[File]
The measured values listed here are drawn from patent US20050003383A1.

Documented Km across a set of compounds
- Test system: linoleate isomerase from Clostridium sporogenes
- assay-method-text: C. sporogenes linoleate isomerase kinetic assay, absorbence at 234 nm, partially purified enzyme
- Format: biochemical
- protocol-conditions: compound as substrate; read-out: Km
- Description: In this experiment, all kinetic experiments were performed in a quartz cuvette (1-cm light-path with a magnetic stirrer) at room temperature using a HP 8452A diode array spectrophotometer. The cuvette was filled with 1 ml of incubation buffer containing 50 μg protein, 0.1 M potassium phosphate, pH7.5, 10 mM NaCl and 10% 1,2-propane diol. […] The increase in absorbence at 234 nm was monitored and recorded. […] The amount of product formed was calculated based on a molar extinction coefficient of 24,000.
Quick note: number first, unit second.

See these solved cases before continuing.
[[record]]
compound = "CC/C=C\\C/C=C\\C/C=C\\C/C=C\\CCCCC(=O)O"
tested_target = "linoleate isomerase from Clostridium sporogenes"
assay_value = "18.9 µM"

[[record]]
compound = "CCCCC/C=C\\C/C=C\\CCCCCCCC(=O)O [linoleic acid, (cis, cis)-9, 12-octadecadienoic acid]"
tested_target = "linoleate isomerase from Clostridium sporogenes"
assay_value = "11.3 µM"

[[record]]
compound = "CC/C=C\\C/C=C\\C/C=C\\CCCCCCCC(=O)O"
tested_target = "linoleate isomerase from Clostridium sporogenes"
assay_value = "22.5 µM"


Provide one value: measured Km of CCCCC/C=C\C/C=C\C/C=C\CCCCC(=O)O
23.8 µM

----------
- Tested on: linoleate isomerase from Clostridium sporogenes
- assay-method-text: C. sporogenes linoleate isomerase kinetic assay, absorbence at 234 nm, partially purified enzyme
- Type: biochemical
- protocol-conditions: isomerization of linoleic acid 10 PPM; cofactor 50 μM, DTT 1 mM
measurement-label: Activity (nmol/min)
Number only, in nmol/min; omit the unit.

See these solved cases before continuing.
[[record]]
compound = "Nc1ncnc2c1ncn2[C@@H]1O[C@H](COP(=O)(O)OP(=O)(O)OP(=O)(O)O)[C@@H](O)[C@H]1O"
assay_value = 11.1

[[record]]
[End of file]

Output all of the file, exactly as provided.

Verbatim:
The measured values listed here are drawn from patent US20050003383A1.

Documented Km across a set of compounds
- Test system: linoleate isomerase from Clostridium sporogenes
- assay-method-text: C. sporogenes linoleate isomerase kinetic assay, absorbence at 234 nm, partially purified enzyme
- Format: biochemical
- protocol-conditions: compound as substrate; read-out: Km
- Description: In this experiment, all kinetic experiments were performed in a quartz cuvette (1-cm light-path with a magnetic stirrer) at room temperature using a HP 8452A diode array spectrophotometer. The cuvette was filled with 1 ml of incubation buffer containing 50 μg protein, 0.1 M potassium phosphate, pH7.5, 10 mM NaCl and 10% 1,2-propane diol. […] The increase in absorbence at 234 nm was monitored and recorded. […] The amount of product formed was calculated based on a molar extinction coefficient of 24,000.
Quick note: number first, unit second.

See these solved cases before continuing.
[[record]]
compound = "CC/C=C\\C/C=C\\C/C=C\\C/C=C\\CCCCC(=O)O"
tested_target = "linoleate isomerase from Clostridium sporogenes"
assay_value = "18.9 µM"

[[record]]
compound = "CCCCC/C=C\\C/C=C\\CCCCCCCC(=O)O [linoleic acid, (cis, cis)-9, 12-octadecadienoic acid]"
tested_target = "linoleate isomerase from Clostridium sporogenes"
assay_value = "11.3 µM"

[[record]]
compound = "CC/C=C\\C/C=C\\C/C=C\\CCCCCCCC(=O)O"
tested_target = "linoleate isomerase from Clostridium sporogenes"
assay_value = "22.5 µM"


Provide one value: measured Km of CCCCC/C=C\C/C=C\C/C=C\CCCCC(=O)O
23.8 µM

----------
- Tested on: linoleate isomerase from Clostridium sporogenes
- assay-method-text: C. sporogenes linoleate isomerase kinetic assay, absorbence at 234 nm, partially purified enzyme
- Type: biochemical
- protocol-conditions: isomerization of linoleic acid 10 PPM; cofactor 50 μM, DTT 1 mM
measurement-label: Activity (nmol/min)
Number only, in nmol/min; omit the unit.

See these solved cases before continuing.
[[record]]
compound = "Nc1ncnc2c1ncn2[C@@H]1O[C@H](COP(=O)(O)OP(=O)(O)OP(=O)(O)O)[C@@H](O)[C@H]1O"
assay_value = 11.1

[[record]]